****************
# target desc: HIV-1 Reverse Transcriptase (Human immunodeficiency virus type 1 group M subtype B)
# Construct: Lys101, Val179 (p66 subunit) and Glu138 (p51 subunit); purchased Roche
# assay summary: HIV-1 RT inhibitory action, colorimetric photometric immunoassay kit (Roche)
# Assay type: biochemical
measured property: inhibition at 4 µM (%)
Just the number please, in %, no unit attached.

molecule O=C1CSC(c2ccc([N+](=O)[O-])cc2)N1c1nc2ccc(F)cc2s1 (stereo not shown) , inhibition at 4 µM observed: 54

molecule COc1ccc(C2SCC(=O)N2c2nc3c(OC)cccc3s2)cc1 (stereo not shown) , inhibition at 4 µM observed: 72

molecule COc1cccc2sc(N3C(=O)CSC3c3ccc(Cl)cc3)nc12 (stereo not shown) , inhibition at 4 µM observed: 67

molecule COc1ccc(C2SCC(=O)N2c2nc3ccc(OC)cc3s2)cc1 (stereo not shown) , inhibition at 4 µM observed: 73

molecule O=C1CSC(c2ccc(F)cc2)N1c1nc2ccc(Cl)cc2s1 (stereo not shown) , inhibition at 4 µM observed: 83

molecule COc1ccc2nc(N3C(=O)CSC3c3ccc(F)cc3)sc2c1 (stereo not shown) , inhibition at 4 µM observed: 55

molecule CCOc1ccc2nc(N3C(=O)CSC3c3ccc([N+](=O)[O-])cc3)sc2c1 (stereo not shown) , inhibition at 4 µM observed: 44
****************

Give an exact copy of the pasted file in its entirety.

# target desc: HIV-1 Reverse Transcriptase (Human immunodeficiency virus type 1 group M subtype B)
# Construct: Lys101, Val179 (p66 subunit) and Glu138 (p51 subunit); purchased Roche
# assay summary: HIV-1 RT inhibitory action, colorimetric photometric immunoassay kit (Roche)
# Assay type: biochemical
measured property: inhibition at 4 µM (%)
Just the number please, in %, no unit attached.

molecule O=C1CSC(c2ccc([N+](=O)[O-])cc2)N1c1nc2ccc(F)cc2s1 (stereo not shown) , inhibition at 4 µM observed: 54

molecule COc1ccc(C2SCC(=O)N2c2nc3c(OC)cccc3s2)cc1 (stereo not shown) , inhibition at 4 µM observed: 72

molecule COc1cccc2sc(N3C(=O)CSC3c3ccc(Cl)cc3)nc12 (stereo not shown) , inhibition at 4 µM observed: 67

molecule COc1ccc(C2SCC(=O)N2c2nc3ccc(OC)cc3s2)cc1 (stereo not shown) , inhibition at 4 µM observed: 73

molecule O=C1CSC(c2ccc(F)cc2)N1c1nc2ccc(Cl)cc2s1 (stereo not shown) , inhibition at 4 µM observed: 83

molecule COc1ccc2nc(N3C(=O)CSC3c3ccc(F)cc3)sc2c1 (stereo not shown) , inhibition at 4 µM observed: 55

molecule CCOc1ccc2nc(N3C(=O)CSC3c3ccc([N+](=O)[O-])cc3)sc2c1 (stereo not shown) , inhibition at 4 µM observed: 44